For a second I wondered if we were actually related. All the people she was thinking about—Dad, Ahren, Miss Lucy, Aunt May—were important to me, too. But mostly I needed them to help me, not the other way around.

“Anyway,” she said, “what was it that you needed?”

“Oh, so Dad has deemed that the remaining boys aren’t complete lunatics, so I’m focusing on dates this week,” I answered, leaning forward. “I’m looking for ideas that would be easy but look great on camera.”

“Ah.” She lifted her eyes to the ceiling in thought. “I’m not sure how useful I can be in that department. Nearly all the dates I had with your father during my Selection were walks around the garden.”

“Seriously? How did you two even get together? That’s so boring!”

She laughed. “Well, it gave us a lot of opportunities to talk. Or to argue, and the majority of our time spent with each other was filled with one or the other.”

I squinted. “You guys fought?”

‌“All. The. Time.” For some reason that brought a smile to her face. “Honestly, the more and more I hear about your Selection, the less sense it

makes. I can’t even imagine you and Dad fighting.”

“I know. There were a lot of things we needed to work through, and truthfully, we liked having someone who’d be honest with us, even when it was hard to take.”

It wasn’t that I didn’t want someone honest in my life as well—if I ever chose to get married, anyway—but he’d need to find a better way of delivering his words if he wanted a chance of sticking around.

“Okay, dates,” she said, sitting back in her chair and thinking. “I was never good at archery, but if there’s someone who is skilled at that, it might look nice.”

“I think I can do that. Oh, and I’ve already done horseback riding, so that’s out.”

“Right. Cooking, too.” She smiled to herself as if she couldn’t believe I’d allowed that date to happen.

“And it turned out disastrous.”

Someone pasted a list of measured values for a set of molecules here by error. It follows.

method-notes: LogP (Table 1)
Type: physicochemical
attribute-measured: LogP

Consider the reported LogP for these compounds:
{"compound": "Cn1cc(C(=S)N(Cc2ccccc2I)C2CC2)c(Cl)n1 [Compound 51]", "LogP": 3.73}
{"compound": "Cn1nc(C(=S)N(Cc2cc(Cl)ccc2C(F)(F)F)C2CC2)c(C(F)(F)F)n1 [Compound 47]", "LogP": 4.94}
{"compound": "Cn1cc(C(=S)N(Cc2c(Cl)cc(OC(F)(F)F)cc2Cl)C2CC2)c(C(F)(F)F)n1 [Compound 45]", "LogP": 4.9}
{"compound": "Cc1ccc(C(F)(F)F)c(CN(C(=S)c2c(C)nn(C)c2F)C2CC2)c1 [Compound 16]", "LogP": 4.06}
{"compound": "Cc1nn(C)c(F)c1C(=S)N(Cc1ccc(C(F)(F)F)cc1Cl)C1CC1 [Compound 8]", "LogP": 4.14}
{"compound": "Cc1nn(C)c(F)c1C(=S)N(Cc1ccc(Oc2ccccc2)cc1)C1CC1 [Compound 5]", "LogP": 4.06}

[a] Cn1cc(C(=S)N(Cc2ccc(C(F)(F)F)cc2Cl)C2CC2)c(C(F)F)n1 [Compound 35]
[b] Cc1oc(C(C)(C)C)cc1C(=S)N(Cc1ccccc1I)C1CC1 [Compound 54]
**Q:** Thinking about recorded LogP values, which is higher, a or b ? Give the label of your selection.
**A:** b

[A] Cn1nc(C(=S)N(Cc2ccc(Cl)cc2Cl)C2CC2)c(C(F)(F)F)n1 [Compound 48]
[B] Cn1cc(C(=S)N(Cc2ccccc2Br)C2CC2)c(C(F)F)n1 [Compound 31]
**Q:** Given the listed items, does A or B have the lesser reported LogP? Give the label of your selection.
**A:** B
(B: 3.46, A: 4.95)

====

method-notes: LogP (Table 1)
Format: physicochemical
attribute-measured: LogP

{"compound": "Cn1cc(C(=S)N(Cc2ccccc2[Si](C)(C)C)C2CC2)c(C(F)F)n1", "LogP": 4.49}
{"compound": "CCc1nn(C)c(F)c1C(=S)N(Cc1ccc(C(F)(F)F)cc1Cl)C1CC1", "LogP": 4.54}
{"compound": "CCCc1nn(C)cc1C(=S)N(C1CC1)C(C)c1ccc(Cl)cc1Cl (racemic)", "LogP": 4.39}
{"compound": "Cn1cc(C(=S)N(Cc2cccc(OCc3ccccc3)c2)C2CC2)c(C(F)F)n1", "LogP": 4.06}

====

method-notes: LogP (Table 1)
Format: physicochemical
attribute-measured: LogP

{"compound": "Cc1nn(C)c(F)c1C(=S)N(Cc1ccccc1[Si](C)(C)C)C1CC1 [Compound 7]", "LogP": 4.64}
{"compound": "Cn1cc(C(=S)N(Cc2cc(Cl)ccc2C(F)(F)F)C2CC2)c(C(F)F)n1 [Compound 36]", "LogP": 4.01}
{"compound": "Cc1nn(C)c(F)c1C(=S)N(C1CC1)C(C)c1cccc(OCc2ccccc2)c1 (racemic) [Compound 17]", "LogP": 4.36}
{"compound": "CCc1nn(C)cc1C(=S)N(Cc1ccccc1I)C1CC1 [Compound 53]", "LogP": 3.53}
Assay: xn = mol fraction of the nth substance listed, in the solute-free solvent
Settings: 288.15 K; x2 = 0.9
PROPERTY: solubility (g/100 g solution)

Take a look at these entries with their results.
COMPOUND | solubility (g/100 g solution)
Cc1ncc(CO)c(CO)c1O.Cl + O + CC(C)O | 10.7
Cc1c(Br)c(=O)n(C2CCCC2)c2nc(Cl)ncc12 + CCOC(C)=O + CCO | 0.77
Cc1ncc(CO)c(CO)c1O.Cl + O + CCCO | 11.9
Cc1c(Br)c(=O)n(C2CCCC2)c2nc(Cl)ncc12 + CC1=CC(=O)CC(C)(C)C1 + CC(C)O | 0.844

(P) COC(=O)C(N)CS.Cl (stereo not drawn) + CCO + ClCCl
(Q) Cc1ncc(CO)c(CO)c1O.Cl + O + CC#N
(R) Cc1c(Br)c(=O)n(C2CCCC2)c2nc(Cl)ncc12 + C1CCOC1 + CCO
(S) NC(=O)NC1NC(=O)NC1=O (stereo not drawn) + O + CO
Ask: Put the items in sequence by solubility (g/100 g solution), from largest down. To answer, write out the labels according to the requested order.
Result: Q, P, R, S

“Well, Kile and Henri did great! And Fox wasn’t terrible.”

“True,” I amended. I found myself thinking about Henri and me cooking alone in the kitchen, the date no one knew about.

“Sweetheart, I think instead of going for something flashy, you might try simpler dates. Have tea, take a walk in the gardens. Meals are always a good standard; you can’t eat too many times. It might look better than you riding a horse anyway.”

‌I’d been trying to avoid anything that might be too personal. But those types of dates gave the impression of closeness, which was something I thought the public wanted. Maybe she was right. If I went in with a list of safe topics and questions, perhaps it wouldn’t feel so bad anyway.

“Thanks, Mom. I’ll probably give that a go.” “Any time, sweetie. I’m always here for you.”

“I know.” I fidgeted with my dress. “Sorry if I’ve been a pain lately.”

She reached across to me. “Eadlyn, you’re under a lot of stress. We understand. And short of becoming an ax murderer, there’s nothing you could do to make me love you less.”

I laughed. “An ax murderer? That’s your limit?”

“Well . . . maybe even then.” She winked at me. “Go on. If you’re doing several dates this week, you should make a plan.”

I nodded and, for reasons I wasn’t entirely sure of, scuttled into her lap for a second.

Oof!” she complained as my weight settled. “Love you, Mom.”

She wrapped her arms around me tightly. “I love you, too. More than you could ever know.”

I kissed her cheek and hopped up, thinking of the week ahead and hoping it would somehow appease everyone. But those thoughts were driven from my mind when I stepped into the hallway and found Baden there, waiting for me.